The Elder Scrolls V: Skyrim Mod Enderal Reviews and Impressions

Skyrim total conversion mod Enderal was impressive enough to attract some attention from the specialized press, sometimes in the form of simple write-ups and sometimes even in the form of reviews. We have put together a round-up of some of that recent coverage.


Story-wise, Enderal's tone is darker than that of Skyrim's and while its surrogate narrative offers upwards of 50 hours of mainline questing, it is perhaps a little less sophisticated in comparison to Bethesda's skilful weave. It can also be frustratingly linear at times - although it's always worth remembering the disparity in studio size (and the fact that for SureAI development on Enderal was a hobby rather than a living).

Certain quests are fantastic, offering divergent paths and multiple conclusions, yet others breakdown by simply wandering from the game's predetermined 'most straightforward' route. This is a real shame as there's an overarching sense that everything in Enderal's landscape is there for a reason, that it's been meticulously placed with equanimity, and therefore being punished for your desire to explore is an unfortunate byproduct of the game's limitations.


Healing is also less effective - in part due to the absence of level-scaling, but also because the majority of looted potions are "rancid" and are therefore barely helpful whatsoever - and your magic-induced fever only worsens by overindulging in the use of the arcane arts. Healing via spellcasting, then, is advised in sparing measure which is a really interesting and thoughtful twist on standard fantasy RPG genre mechanics.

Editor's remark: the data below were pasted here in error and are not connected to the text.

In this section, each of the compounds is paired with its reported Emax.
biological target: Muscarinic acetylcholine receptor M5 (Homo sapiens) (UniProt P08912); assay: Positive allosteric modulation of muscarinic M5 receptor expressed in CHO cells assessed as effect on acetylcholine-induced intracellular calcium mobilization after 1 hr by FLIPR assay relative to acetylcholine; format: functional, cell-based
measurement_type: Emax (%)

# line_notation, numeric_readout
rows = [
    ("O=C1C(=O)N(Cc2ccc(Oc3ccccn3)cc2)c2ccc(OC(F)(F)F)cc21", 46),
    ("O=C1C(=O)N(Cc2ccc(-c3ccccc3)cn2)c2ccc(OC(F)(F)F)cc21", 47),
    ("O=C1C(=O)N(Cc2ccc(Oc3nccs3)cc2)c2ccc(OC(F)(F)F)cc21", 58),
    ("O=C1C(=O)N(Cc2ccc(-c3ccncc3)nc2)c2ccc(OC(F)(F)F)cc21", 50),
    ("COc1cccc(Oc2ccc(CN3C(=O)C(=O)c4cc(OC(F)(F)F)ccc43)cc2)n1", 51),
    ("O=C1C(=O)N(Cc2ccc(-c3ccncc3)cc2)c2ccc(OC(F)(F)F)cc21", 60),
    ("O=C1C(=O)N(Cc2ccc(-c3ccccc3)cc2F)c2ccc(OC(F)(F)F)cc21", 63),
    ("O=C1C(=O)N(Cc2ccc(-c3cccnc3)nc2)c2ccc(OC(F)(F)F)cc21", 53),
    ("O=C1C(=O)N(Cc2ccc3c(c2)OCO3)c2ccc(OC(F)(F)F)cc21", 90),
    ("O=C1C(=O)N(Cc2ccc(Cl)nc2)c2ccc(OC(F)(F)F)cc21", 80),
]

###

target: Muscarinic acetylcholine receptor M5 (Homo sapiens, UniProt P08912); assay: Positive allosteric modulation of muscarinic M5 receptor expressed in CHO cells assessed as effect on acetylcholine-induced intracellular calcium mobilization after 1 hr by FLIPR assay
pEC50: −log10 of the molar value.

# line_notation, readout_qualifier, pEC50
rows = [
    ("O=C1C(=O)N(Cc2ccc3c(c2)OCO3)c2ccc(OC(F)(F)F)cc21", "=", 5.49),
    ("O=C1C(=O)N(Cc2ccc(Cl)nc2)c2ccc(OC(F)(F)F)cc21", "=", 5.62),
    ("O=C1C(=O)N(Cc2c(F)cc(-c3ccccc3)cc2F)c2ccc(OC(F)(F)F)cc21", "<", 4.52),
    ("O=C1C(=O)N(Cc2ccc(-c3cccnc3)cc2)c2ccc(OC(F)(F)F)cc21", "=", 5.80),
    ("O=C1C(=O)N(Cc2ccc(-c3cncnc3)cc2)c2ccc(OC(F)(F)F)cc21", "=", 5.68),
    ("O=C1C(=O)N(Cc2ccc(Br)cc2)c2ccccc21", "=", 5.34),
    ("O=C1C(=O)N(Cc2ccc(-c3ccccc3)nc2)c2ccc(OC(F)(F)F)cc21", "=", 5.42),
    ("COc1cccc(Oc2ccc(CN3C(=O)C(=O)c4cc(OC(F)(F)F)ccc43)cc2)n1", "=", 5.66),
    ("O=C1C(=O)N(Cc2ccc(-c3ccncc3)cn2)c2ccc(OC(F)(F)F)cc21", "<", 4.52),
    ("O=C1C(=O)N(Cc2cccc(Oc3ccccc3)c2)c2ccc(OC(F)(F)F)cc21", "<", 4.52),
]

A Skyrim remaster is on its way later this year, but SureAI's five year-long pet project has suitably satisfied my appetite for an Elder Scrolls-like sandbox adventure for the time being. Enderal isn't without its flaws, but it's easily one of the very best total conversion mods ever made.

PCGamesN lists three pros and cons over the original game:

Bethesda’s cack-handedness when faced with a word processor is often overstated, but at worst their writing can lack the nuance offered elsewhere in Skyrim’s systems.

SureAI reckon the story and characters of Enderal “both surpass those in recent Elder Scrolls games”. And if that strikes you as hubris, know they’ve weaved an intriguing backstory about just that: hubristic wizards who declared themselves gods, and who left a vacuum of power in which chaos blossomed.

With the exception of the occasional wonky adjective, the translation work is flawless - such that the slightly flowery prose can be enjoyed in itself. Earlier today I was sat on a bench at the base of a mountain with an old man whose best friend grew up to set a lot of people on fire. And I was riveted, even as a dog’s AI told it to run back and forth up the same path in my peripheral vision, over and over.


Over the years, the iterations and missteps, Bethesda have developed a singular expertise and toolset for modular level design. And they use it best, squeezing an extraordinary amount of variety out of a limited box of portcullises, rickety walkways and burning torches. Often their object placement tells little stories about doomed adventurers and ancient dwarven civilizations.

There’s not much of that going around in Enderal. There’s a history to its lore, told in books and by the people around you, but the brand of violent archaeology that makes each den of enemies unique remains particular to Bethesda.